- Open your mouth and stretch your jaw and with your mouth wide open stick your tongue out a few times. Maybe the visual will even make you laugh a bit, which could be a really good thing. When you are finished stretching your mouth and jaw, softly seal your lips, keeping a bit of space between your upper and lower teeth, letting the tongue to remain soft in the mouth.
- Sit tall, lengthening up through the crown of the head, keeping the chin parallel to the earth or maybe even tucked just slightly.
- Roll your shoulders up by your ears and then let them spread wide down your back. Repeat as many times as necessary until you can just let them remain back and down with your heart lifted.
- Be sure that your hands are soft, perhaps even letting them rest in your lap with the palms facing up toward the sky.
4. Exhale. Inhale. Repeat. Truly, just skipping to this step may be all it takes for you to bring a sense of calm back into your being. It often just takes one really big exhale to let go of tension, stress, worry, anxiety or anything else that presses you up against that proverbial wall. Exhale deeply, emptying all the breath. Through your nose inhale fully, deep into bottom of the lungs, allowing the breath to fill all the way up to the collar-bones. Through your mouth, again, exhale fully. Try this three more times. Big, wide, expansive breaths. Then softly seal your lips and begin to breathe rhythmically and steadily through the nose, inhaling to the count of five and exhaling to the count of five. Repeat as long as you like, enjoying the steady quietude that this deep, focused breathing provides.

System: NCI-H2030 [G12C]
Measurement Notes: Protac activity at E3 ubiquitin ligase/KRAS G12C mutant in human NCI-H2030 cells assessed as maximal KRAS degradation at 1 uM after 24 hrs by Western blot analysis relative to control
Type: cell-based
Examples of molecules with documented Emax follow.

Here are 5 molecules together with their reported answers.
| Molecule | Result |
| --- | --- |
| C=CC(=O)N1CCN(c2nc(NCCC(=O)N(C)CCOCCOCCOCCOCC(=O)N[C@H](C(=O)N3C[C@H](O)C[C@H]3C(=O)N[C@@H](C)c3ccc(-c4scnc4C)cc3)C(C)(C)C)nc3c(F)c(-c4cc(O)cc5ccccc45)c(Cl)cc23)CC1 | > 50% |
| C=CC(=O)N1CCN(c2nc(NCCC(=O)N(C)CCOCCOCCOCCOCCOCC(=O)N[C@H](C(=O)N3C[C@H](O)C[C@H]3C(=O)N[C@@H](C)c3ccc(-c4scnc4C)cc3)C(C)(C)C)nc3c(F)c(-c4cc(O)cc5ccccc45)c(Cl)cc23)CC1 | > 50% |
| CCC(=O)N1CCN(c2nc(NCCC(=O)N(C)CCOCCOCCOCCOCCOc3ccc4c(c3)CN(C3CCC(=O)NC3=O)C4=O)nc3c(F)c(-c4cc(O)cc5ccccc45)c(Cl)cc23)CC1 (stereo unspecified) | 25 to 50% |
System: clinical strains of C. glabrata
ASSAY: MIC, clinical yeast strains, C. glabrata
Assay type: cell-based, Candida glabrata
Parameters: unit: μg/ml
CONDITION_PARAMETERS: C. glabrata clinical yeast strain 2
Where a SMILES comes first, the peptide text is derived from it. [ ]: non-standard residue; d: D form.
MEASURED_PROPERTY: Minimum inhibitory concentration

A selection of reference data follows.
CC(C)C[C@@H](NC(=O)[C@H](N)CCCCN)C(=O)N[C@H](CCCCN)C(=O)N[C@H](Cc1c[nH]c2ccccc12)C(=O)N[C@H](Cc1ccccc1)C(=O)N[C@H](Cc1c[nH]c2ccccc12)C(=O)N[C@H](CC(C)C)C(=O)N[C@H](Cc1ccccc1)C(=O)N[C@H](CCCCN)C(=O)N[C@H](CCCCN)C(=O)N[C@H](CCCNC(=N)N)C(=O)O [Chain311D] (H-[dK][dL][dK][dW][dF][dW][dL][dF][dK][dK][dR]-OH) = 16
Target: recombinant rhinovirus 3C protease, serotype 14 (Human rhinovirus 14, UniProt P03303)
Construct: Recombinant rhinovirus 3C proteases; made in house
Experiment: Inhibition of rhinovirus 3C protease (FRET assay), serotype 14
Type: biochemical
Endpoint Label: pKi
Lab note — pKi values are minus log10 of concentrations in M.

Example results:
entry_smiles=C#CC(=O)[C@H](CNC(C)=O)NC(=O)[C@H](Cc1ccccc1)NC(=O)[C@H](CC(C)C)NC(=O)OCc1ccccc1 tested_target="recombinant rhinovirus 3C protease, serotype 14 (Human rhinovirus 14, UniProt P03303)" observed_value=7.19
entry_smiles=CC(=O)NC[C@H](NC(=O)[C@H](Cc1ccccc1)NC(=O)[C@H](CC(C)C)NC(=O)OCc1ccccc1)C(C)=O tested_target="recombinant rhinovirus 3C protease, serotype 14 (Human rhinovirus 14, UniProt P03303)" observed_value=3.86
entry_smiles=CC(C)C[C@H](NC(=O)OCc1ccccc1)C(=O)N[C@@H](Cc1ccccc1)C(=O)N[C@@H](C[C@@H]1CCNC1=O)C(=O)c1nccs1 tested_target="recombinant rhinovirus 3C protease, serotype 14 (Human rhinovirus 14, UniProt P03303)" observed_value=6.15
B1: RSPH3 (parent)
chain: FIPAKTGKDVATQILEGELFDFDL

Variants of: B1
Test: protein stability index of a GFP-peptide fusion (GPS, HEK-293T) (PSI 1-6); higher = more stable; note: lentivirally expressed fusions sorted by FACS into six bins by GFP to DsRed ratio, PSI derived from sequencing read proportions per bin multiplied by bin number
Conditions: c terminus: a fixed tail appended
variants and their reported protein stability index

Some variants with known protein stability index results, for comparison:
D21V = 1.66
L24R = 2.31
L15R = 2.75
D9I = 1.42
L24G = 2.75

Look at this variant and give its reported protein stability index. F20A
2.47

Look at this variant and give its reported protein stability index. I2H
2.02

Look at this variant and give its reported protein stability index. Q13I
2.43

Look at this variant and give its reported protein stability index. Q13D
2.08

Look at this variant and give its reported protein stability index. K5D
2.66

5. Find Gratitude. When I am feeling stressed out or scattered or even fatigued, nothing grounds me more than remembering all of the blessings in my life. Whether you want to write them down or just list them in your mind, consider everything in your life that you are grateful for, nothing is too small and nothing is too big. Maybe even start from the beginning of today, naming everything that you consider to be a blessing in your life. The practice of uttering “thank you” over and over again is one of the most sacred practices I believe there is. As Meister Eckhart said, “If the only prayer you ever say in your entire life is thank you, this will be enough.” Chances are, your state of being will shift after you remind yourself of how truly blessed you are, even with all of the unwritten emails and uncompleted tasks that are waiting for you. Perhaps you will even find that you are grateful for these things as well.
6. Bonus Step – Turn Yourself Upside Down. When life starts to spin you around, sometimes the best thing to do is turn yourself upside down. After returning yourself to a more steady place, connecting to the breath and finding gratitude, you can really put the spin on the spin by turning yourself upside down. This can immediately shift your perspective and return you to a more balanced and grounded place. My favorite is Sirsasana, so if you have a practice of headstand, go for it. If this doesn’t work for you, you could also move into Adho Mukha Svanasana, feeling the steadying effects of having your head beneath your heart.
Find comfort in remembering that no matter how quickly things start moving and no matter how intense individual moments can be, everything is temporary. All of it is fleeting. No feeling is final.